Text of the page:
It’s November 14, 1965. Gunfire and acrid smoke fills the air. Wounded American soldiers speckle the dense terrain. Chaos ensues in the La Drang Valley of the Republic of Vietnam. MedEvacs are ordered to stop flying in. Still, a lone Huey helicopter emerges along the grey skyline. It’s a U.S. Air Force pilot but he’s not MedEvac. Captain Ed W. Freeman manages to fly into the danger zone on “14 separate rescue missions and transports an estimated 30 seriously wounded soldiers” to safety … at least so the story is told of the Battle of La Drang.
Freeman, who later received the Medal of Honor, reportedly died in 2008 at age 80, in Boise, Idaho. Yet, to this day his story still lives on.
In the military community we revere, remember, and recognize our veterans.
But what happens when the ceremonies are past and the coins are placed in a display box? How do we continue to honor them?
Have you ever wondered what you can do for them while they’re alive?
Many servicemembers I’ve interviewed often say they wouldn’t be who they are nor be able to do what they do if it wasn’t for those who had come before. It grieves them too, how our Vietnam and Korean War veterans were treated when they returned home.
Organizations such as Veterans of Foreign Wars, The American Legion and nationwide memorials remember our veterans, but do you think we need to do more?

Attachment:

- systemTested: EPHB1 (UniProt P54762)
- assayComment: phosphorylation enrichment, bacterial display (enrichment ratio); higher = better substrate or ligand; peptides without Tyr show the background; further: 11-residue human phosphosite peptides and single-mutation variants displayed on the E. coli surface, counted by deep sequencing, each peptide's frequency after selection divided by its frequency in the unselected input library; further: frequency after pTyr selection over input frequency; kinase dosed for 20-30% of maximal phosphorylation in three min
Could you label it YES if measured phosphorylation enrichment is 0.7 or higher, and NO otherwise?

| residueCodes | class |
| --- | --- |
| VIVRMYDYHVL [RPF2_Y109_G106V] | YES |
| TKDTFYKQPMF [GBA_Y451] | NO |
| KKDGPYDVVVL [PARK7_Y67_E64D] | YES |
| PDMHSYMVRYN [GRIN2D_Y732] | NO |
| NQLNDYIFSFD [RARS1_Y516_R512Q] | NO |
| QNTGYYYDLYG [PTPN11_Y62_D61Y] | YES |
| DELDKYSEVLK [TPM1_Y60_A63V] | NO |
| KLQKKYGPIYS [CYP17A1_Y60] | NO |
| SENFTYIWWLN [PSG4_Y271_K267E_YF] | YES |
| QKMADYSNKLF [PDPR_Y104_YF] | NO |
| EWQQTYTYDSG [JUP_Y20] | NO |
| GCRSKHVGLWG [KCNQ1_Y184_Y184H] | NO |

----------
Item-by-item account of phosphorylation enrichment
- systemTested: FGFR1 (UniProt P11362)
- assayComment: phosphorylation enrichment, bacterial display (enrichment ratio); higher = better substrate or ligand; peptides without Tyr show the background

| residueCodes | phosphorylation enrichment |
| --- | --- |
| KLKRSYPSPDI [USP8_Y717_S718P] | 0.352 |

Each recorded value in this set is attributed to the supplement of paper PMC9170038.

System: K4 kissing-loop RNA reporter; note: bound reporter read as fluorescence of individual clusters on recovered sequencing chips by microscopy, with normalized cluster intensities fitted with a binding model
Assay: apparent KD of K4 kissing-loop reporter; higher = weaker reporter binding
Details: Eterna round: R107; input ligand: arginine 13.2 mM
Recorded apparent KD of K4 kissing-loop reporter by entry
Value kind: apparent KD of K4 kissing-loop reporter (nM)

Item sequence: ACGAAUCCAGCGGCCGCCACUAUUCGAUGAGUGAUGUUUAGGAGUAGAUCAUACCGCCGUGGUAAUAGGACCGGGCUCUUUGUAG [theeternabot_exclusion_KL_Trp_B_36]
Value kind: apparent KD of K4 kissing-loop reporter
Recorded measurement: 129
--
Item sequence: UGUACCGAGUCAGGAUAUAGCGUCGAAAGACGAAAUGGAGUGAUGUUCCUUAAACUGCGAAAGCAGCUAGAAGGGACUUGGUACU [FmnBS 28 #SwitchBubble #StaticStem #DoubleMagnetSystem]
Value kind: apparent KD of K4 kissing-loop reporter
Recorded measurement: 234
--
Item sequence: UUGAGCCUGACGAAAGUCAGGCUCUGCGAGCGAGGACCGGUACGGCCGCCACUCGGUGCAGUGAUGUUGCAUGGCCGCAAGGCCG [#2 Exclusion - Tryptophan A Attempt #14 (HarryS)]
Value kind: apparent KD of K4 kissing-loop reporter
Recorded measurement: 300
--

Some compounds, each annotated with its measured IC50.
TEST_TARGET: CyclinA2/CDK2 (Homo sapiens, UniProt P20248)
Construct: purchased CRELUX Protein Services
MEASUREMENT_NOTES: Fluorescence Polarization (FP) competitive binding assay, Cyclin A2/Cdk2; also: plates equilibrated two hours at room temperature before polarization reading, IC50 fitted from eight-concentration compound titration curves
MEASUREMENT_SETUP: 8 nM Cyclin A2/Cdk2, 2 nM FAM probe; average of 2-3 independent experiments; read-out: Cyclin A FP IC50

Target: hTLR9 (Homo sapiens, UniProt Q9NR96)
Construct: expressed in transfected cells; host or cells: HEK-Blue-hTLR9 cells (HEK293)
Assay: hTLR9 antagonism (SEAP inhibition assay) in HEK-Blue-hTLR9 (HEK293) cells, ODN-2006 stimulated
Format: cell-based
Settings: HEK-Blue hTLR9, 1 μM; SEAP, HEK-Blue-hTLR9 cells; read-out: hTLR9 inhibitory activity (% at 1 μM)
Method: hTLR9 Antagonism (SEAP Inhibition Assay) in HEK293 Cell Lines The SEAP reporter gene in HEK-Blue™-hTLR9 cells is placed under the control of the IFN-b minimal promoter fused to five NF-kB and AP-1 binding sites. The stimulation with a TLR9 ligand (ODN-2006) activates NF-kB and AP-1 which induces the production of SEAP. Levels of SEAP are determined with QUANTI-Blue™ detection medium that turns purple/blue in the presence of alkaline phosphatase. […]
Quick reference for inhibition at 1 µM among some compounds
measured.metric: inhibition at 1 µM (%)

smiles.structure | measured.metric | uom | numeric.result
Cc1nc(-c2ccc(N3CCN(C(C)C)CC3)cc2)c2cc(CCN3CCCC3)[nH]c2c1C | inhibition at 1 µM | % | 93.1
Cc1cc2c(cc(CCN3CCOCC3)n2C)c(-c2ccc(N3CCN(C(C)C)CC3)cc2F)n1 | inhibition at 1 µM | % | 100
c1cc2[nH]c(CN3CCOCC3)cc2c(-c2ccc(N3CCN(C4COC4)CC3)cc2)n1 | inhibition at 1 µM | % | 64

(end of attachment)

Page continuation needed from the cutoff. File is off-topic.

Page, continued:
Memorial Day and Veteran’s Day are great but holidays shouldn’t act as reminders to care for our own.
Let's not wait until they pass to honor or remember them. Let’s do it by buying them lunch and giving up that converted parking space at the grocery store, movie theater and ball game. Don't just salute them when they walk by, stop and talk to them, seek them out and listen to their stories.
Maybe we should officially reinstate the oral tradition of passing on stories -- keep them alive instead of only confining bravery to pen and paper.
Don’t stop at volunteering to serve them in nursing homes, either.
Introduce them to you kids. Write them letters, watch movies with them, bring them groceries ... invest time. These are the actions that give life to their coin collections -- the memories we make with them are the true treasure-chest.
Let’s never forget this generation that also includes World War I, World War II, Pearl Harbor survivors and the Doolittle Raiders, among others. What about you, can you add to this list?
Further, do you know of a veteran-hero that you want the world to know about? Please share their stories.